Tudor Place is a Federal-style mansion in Washington, D.C. that was originally the home of Thomas Peter and his wife, Martha Parke Custis Peter, a granddaughter of Martha Washington. Step-grandfather George Washington left her the $8,000 in his will that was used to purchase the property in 1805. The property, comprising one city block on the crest of Georgetown Heights, had an excellent view of the Potomac River.
|Location||1644 31st Street, NW Washington, D.C.|
|Architect||Dr. William Thornton|
|NRHP reference #||66000871|
|Added to NRHP||October 15, 1966|
|Designated NHL||December 19, 1960|
From George Washington's 1799 will, Martha Parke Custis Peter, received $8,000 (equivalent to $134,000 in present-day terms). From Martha Washington's will, Martha Parke Custis Peter inherited 90 enslaved people. Her husband, Thomas Peter, may have used her $8,000 inheritance as well as money gained from selling many of the enslaved people Martha inherited in order to purchase the property that would become Tudor Place in 1805. They contracted with Dr. William Thornton, who also designed the United States Capitol as well as The Octagon House, to design Tudor Place. The decorations included four chair-cushions embroidered by Martha Washington in 1801 "executed upon coarse canvas in a design of shells, done in brown and yellow wools, the highlights being flecked in gold-colored silk" as well as a decorative cover for a bed whose trimmings also were embroidered by Martha Washington.
A previous owner of the property had begun improvements by building what are now the house's wings. Thornton then provided the central structure and the joining elements to the wings, combining them with buff-colored stucco over brick. The "temple" porch and supporting columns provide a most striking addition to the front. The gardens and the historic house museum's collections are as rich and interesting as the home itself. A focal point is the collection of over 100 objects that belonged to George and Martha Washington, making Tudor Place the largest public depository of objects belonging to the first Presidential family outside of Historic Mount Vernon.
On September 28, 1811, Martha Peter's mother, Eleanor Calvert, age 56, a prominent member of the Calvert family of Maryland, Martha Washington's daughter-in-law, and George Washington's stepdaughter-in-law, died at Tudor Place. Martha Peter noted in a February 15, 1812 letter to a friend, Eliza Susan Quincy (1798–1884), how important it was to Martha that she was able to spend the last fortnight of her mother's life with her mother at Tudor Place to render attentions that could not be paid elsewhere.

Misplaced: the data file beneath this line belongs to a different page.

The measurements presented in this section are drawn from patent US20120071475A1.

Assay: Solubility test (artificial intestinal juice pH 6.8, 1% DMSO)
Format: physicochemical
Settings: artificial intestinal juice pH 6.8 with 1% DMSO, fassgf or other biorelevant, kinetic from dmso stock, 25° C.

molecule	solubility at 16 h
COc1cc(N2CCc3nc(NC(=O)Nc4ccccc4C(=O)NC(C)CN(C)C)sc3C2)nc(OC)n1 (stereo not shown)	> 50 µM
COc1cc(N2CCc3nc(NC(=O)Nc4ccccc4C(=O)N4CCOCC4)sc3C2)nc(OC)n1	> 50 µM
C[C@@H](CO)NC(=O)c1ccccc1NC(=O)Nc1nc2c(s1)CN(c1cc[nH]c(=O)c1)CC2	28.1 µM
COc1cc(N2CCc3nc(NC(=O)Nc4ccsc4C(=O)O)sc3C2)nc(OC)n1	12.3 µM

In March 1813, after resigning his seat in the United States Congress, U.S. educator and political figure Josiah Quincy III and his wife, Eliza Susan Quincy, visited the Peters at Tudor Place. While there, Mrs. Peter gave Josiah General Washington's silver gorget with the ribbon attached to it. Washington's gorget, prominently featured in Charles Willson Peale's 1772 portrait of Colonel George Washington, was a metal collar designed to protect the throat of the wearer and Mrs. Peter had received the gorget at the division of her grandfather's estate. Quincy gave the gorget to the Washington Benevolent Society of Boston in Mrs. Peter's name on April 13, 1813.
Thomas and Martha Peter raised eight children in Tudor Place, and hosted the Marquis de Lafayette during his 1824 tour of the United States. When the third child and eldest son, John Parke Custis Peter, came of age, his father conveyed a farm around Seneca, Maryland. John P.C. Peter built a small replica of Tudor Place from 1828 to 1830 called Montevideo. The farm also included the redstone Seneca Quarry, whose stone Peter would bid on and win the Smithsonian Institution Building project in 1847.
In about 1869, Robert E. Lee, the former commanding general of the Confederate army in the 1861–1865 American Civil War, paid his last visit to the District of Columbia at Tudor Place before his death on October 12, 1870. By 1874, Tudor Place was occupied by Thos. Beverley Kennon (1830–1890), a grandson of Thomas Peter, a former U.S. Civil War captain with the Confederate Secret Service, and a post U.S. Civil War soldier under the Khedive of Egypt. In 1890, the year that Beverley Kennon died and at a time when Brittania W. Kennon was the oldest living descendant of Mrs. Washington, The Century Illustrated Monthly Magazine published an extensive article that detailed the collection of Martha Washington's relics that were maintained inside Tudor Place.
Died. At Tudor Place, thereat of Thomas Peter, esq- near George-Town, Mrs. Eleanor Stuart, consort of David Stuart, esq.-of Osian Hall, in the county of Fairfax—in the 56th year of her age
At a quarterly meeting of the Washington Benevolent Society of Massachusetts, on Tuesday evening, April 13, 1813, the Hon. Mr. Quincy delivered to the President the Gorget of Washington, being a part of his uniform, when, as a colonel in the service of the State of Virginia, he served under General Braddock, in the war of 1756 ; having the arms of that State engraven thereon
MS-9. Captain Beverley Kennon II (1830-1890) Papers -- 0.3 linear foot. These papers span 1845-96, and contain fragmentary correspondence, legal and financial records, and printed material. They relate to Kennon's service during the Civil War with the Confederate Secret Service and later with the Khedive of Egypt. Captain Beverley Kennon II was the son of Commodore Beverley Kennon by his first marriage to Elizabeth Dandridge Claiborne.